Learn more about Agatha Christie plays in London

Agatha Christie is one of the best-selling fiction writers of all time, with her novels having sold more than two billion copies in 44 languages.

Marianka Swain
Marianka Swain

There’s no one quite like the Queen of Crime. Renowned for her vivid characters, fiendishly twisty plots and unparalleled exploration of the dark side of human nature, Agatha Christie remains one of the most beloved murder mystery writers of all time.

All those ingredients that make Christie an exceptional novelist translate brilliantly to drama. Her books have been adapted countless times, including the wonderful David Suchet TV series of Poirot’s cases, and Kenneth Branagh’s recent big-screen versions.

But it’s on stage that her work is most gripping – and, in fact, Christie is the only female playwright to have three plays running at the same time in the West End. She wrote more than 20 stage plays, and holds another record for writing the longest-running show in the world.

From last-longing shows like The Mousetrap through to more recent hits like the site-specific Witness for the Prosecution, Christie’s plays are a key part of London’s theatre scene. Here’s our guide to her work on stage, plus all the Agatha Christie shows that you can book for now.

Agatha Christie on stage

The first time that a Christie novel was dramatised for theatre was in 1928, when Michael Morton brought her The Murder of Roger Ackroyd to the stage – renamed Alibi. The show ran at the Prince of Wales Theatre, with Charles Laughton starring as Belgian detective Hercule Poirot, for a decent 250 performances, and then transferred to Broadway.

However, Christie was frustrated by Morton’s changes, so from then on she adapted all her novels for stage herself. The first was Black Coffee, which premiered in the West End in 1930, followed by Love From A Stranger, And Then There Were None, Appointment With Death, Murder on the Nile, The Hollow and many more.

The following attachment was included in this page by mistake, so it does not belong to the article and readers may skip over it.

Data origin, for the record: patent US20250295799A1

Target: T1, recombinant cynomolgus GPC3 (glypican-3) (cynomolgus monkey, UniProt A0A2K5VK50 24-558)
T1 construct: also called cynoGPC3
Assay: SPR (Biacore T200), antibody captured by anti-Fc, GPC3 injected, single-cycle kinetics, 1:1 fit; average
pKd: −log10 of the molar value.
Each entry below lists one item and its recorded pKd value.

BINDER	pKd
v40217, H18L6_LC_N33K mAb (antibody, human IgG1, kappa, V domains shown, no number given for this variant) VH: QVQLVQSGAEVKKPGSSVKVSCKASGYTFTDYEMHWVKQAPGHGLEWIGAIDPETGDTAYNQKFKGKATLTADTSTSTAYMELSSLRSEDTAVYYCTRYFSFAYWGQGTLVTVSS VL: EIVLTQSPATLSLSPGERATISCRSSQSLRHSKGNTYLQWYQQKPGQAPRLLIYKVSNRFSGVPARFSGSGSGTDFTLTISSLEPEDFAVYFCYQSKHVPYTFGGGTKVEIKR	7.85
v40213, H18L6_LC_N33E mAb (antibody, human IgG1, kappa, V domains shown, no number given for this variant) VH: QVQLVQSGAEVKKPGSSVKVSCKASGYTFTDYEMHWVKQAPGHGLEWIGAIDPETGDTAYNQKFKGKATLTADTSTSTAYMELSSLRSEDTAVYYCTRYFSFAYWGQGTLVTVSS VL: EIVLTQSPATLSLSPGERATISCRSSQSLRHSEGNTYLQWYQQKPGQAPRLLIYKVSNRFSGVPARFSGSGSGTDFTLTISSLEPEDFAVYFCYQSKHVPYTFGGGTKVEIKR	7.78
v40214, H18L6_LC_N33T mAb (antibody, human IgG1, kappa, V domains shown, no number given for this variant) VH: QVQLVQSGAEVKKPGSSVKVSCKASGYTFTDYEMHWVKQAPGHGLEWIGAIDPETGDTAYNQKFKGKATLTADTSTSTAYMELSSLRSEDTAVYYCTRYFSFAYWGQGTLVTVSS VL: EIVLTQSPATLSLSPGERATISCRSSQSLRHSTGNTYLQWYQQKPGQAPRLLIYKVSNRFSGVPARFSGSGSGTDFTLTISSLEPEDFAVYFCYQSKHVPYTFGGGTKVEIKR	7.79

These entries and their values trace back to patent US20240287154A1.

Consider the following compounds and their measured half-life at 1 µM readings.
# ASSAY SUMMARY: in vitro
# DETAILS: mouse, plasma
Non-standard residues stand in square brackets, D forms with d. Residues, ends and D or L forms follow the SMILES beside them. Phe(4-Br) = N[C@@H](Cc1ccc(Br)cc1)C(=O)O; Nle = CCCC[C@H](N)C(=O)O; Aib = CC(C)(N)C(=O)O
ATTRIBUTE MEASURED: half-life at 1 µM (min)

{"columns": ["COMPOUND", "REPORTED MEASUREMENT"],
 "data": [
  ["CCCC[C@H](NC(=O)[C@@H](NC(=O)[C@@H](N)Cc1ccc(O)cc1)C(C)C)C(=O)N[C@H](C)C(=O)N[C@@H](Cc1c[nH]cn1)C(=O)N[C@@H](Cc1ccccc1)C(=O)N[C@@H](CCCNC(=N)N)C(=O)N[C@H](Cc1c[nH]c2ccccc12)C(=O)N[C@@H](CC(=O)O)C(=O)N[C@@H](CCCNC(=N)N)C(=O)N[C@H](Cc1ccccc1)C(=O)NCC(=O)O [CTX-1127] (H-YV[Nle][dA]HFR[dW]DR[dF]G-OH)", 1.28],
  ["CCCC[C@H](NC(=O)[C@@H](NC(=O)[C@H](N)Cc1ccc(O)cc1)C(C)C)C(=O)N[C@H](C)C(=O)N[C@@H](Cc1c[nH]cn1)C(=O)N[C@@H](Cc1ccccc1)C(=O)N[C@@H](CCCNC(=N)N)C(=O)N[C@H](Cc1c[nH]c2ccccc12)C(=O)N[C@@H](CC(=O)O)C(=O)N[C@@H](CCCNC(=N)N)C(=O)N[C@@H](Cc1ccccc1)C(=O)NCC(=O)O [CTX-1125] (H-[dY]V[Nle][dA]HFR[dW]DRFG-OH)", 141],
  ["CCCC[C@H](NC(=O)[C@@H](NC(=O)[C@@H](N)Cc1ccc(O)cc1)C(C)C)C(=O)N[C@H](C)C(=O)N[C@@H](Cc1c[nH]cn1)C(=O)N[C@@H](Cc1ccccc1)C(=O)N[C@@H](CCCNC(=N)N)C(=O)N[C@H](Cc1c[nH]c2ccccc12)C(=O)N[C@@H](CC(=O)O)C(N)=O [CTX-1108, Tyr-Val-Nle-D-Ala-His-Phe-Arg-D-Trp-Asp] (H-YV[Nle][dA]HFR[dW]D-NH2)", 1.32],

While most of her plays were adaptations of her hit crime novels, so stayed in that murder mystery/thriller genre, she experimented with other kinds of work too. For example, her 1937 play Akhnaton saw her draw instead on her passion for ancient history: it was about a young Pharaoh in Egypt in 1350 BC.

But it’s Christie’s extraordinary gift for crime writing that has made a theatrical mainstay – and ensured that generation after generation is still eager to test their wits against Christie and see if they can work out “whodunit”. That’s why audiences are flocking to productions like the current UK tour of And Then There Were None, plus two London favourites: The Mousetrap and Witness for the Prosecution.

The Mousetrap

This remarkable production actually began as a radio play, which Christie wrote as a birthday present for Queen Mary in 1947. Christie sketched it out first as a short story, but asked that the story not be published in the UK as long as the stage play was still running – so it’s never been published!

The title riffs on the play-within-a-play that Shakespeare’s Hamlet stages in order to get his murderous uncle, Claudius, to confess his guilt. That play is actually called The Murder of Gonzago, but The Mousetrap is Hamlet’s taunting name for it.

The premise is stone-cold classic Christie: people trapped together in a confined space, a murderous threat, secrets unfolding, and a fantastic climactic twist (which audiences are asked to keep to themselves when they leave The Mousetrap).